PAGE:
‘That Day’ speaks about how things are meant to be where they should in a song that fuses together spoken word with radio pop, as we’re reminded that where we are now in our lives is where we are supposed to be- normally placed there and given this platform by Jesus to use for His glory and our good, to share with others and encourage people on their own walks of life, as with just as much ours personally; while ‘Big Mistake’ challenges us all to see within our own selves as to who in our lives have made big mistakes, and whether we have it within ourselves to forgive them or not. Though this song by Natalie doesn’t really offer as much grace and forgiveness to certain situations as God Himself wants us to showcase, ‘Big Mistake’ nevertheless gives us a realisation that we have all made big mistakes, and that we are never too far away from forgiveness and a second start. ‘Beauty on the Fire’, also from the 2001 album White Lilies Island, speaks of this notion that to burn something away is to carve out something new from what was once old- a reminder that it is when we hit hard times, when the things external in our lives get burned away by just life and circumstances, we’re just left with what we’re made of, and can see what is underneath all the surface-level things. ‘Beauty on the Fire’ is ironic as well as dichotomous- for beauty to come from something tragic and unsettling like fire, can seem like something impossible- but such a song from Natalie is a reminder that it is when we are stretched beyond what we think is humanely possible, that we can find the beauty in the things we may have taken for granted had this ‘fire’ not come into our lives in the first place. For it is in these songs aforementioned here in these paragraphs above (and upon, many, many more songs), that I’ve come to appreciate Natalie’s motifs and imagery, and be reminded that such an Australian artist, who isn’t as popular as she should be, doesn’t mean that she’s any less influential.

‘Come September’ and ‘Goodbye’ are some of the lesser known tracks on White Lilies Island, and both are songs that have really struck a chord with me- the former being a hopeful track of things coming to fruition and hopeful outcomes to carve into reality as September rolls around- a metaphor of the month being Spring, a chance of rebirth and revitalisation, as we embark on things new and exciting; while ‘Goodbye’ is a song about actually saying the words ‘goodbye’ to someone and treating as if things are finite even if we don’t necessarily want them to be. For we know that unfortunately relationships don’t necessarily last as long as we think, or we understand in our heart of hearts that seasons change, and that relationships just change, just because. That doesn’t invalidate such a relationship before, it’s just that people are in different places, and for us to acknowledge the death of something in order too accept and welcome the rebirth of something else requires humility, guts, and faith in Christ that He will bring people in our own path, for them to encourage us in new seasons of life.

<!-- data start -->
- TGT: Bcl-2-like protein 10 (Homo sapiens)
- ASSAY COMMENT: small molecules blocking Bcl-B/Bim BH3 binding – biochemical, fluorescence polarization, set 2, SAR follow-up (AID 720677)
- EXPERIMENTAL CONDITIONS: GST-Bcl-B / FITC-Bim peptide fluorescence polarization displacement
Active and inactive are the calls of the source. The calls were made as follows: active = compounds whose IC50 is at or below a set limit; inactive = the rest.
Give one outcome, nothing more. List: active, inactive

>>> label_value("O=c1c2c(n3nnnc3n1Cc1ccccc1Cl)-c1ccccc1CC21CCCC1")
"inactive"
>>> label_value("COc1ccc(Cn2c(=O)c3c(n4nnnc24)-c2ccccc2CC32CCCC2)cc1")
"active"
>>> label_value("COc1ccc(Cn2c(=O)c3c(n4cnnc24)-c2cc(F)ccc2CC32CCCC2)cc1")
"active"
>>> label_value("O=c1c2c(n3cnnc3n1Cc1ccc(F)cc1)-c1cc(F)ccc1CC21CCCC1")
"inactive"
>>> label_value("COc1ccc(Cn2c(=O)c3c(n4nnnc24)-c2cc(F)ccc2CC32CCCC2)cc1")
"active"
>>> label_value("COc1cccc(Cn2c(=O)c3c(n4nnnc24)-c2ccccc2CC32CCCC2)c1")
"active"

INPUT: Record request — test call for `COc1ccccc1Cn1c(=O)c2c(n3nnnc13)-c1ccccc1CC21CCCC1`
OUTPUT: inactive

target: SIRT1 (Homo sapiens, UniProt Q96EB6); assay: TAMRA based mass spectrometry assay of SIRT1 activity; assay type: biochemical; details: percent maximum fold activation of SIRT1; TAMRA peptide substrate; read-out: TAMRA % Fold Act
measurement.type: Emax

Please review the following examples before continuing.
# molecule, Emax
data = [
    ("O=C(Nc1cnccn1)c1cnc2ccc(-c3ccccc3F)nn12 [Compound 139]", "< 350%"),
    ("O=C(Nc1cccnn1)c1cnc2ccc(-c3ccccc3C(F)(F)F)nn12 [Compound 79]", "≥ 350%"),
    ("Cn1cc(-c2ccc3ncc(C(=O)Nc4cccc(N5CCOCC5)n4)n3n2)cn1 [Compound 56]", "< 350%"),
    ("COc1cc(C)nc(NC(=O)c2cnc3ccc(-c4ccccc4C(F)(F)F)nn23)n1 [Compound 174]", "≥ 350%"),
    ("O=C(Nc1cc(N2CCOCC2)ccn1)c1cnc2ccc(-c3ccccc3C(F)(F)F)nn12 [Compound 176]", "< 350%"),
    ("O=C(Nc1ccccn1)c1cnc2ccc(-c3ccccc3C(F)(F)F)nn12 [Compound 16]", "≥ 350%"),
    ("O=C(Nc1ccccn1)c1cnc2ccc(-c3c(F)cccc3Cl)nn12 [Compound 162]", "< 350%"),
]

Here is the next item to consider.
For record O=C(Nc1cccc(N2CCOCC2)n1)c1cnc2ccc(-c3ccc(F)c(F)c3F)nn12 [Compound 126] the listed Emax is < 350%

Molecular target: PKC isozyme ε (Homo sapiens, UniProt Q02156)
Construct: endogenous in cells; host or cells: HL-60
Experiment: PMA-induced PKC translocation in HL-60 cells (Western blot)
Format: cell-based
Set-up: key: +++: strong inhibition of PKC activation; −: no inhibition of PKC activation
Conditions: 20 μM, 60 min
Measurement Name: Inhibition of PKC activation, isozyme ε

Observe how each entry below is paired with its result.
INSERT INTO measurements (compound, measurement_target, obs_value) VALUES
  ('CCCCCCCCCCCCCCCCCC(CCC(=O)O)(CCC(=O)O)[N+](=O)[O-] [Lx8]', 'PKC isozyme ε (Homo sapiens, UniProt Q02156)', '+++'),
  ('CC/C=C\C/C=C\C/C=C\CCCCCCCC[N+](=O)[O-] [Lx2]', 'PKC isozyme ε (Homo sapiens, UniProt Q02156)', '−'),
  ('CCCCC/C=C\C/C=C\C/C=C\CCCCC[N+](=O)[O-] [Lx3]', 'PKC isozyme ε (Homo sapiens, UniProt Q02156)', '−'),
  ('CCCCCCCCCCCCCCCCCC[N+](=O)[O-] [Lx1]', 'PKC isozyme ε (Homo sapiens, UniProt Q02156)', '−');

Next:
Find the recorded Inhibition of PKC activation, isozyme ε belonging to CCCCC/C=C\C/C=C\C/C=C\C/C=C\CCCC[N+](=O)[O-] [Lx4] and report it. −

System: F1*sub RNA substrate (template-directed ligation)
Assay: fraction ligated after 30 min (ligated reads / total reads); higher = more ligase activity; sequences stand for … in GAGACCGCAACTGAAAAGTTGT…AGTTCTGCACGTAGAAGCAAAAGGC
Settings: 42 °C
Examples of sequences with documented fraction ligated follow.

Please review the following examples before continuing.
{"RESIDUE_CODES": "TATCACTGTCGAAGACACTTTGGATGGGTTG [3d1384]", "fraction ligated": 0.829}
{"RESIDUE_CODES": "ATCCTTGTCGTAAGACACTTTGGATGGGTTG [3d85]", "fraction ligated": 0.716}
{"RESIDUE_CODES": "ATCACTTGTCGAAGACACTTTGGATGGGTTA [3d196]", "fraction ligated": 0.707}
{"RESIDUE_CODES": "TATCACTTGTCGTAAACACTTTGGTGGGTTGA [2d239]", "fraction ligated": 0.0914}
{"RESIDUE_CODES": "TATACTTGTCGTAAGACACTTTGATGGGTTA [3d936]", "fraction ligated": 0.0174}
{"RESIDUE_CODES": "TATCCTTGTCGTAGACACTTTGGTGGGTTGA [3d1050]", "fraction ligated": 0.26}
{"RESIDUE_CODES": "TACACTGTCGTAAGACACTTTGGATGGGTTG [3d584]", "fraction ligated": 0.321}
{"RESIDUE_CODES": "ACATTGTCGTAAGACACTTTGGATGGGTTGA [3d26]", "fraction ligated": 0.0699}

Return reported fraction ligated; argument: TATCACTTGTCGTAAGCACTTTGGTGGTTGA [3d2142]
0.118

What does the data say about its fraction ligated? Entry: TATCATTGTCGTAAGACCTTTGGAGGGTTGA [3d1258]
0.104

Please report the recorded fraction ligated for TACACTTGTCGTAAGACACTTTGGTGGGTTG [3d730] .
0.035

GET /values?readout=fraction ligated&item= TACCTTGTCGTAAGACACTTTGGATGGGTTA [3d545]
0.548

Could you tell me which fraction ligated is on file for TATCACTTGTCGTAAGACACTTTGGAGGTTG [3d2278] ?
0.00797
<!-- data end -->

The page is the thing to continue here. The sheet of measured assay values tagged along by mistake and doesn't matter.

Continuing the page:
‘Glorious’, from Natalie’ s first compilation album Glorious- The Singles ’97 – ’07 (that consists of 9 previously recorded tracks, and 6 originals), is the lone single from the album, and speaks about seeing the wonder and glory of life, to see things from a point of view of joy and positivity, to always look for bright sides and appreciation of the finer things even when all we can often see in front of us is anything but, while ‘Be Like You’, another original song by Natalie for the compilation, channels U2 and ABBA both at once, with the lyrics reminding us all of the importance of people in the life we lead- that if people are not with us when we achieve certain amounts of success, then we don’t want to be in such positions if the person isn’t there to share it with. ‘Amelia’, ‘Against The Wall’ and ‘Stuck on the Moon’ are all new songs that appeared on the 2007 compilation, and though for me the three songs didn’t reach the musical and lyrical heights of songs like ‘Glorious’ and ‘Be With You’, the messages of them still are poignant even today- ‘Amelia’ sings of someone who is on the verge of losing a part of themselves they may not take back later on in life, and is calling for them to shine and not disappear into difficulties and drowning situations; while ‘Against the Wall’ speaks of inner demons that someone faces, and how what seems to be paralysing them has got them up against the wall, afraid to speak about against people that may have held them captive, physically, or even mentally- it’s not an easy song to hear and decipher, because there is indeed a lot of hidden meanings, but nevertheless, Natalie tackles a subject of being in relationships that are less than ideal, into a song that I reckon needs to be heard a few more times to be understood all the more. ‘Stuck on the Moon’ is a track full of metaphors- one that speaks clearly to me is a representation of the moon to mean something in life that can seem entirely impossible at the start, but over time, can be seen as something that one can overcome and be used to shape a life, to allow the person to understand more about themselves, the world, about God, relationship and everything else, just by taking a foot out and stepping towards something that seems uncertain, but nevertheless we do it anyway, because we know the Lord goes before us, and that it is in these unknown moments where our persevering character shines through.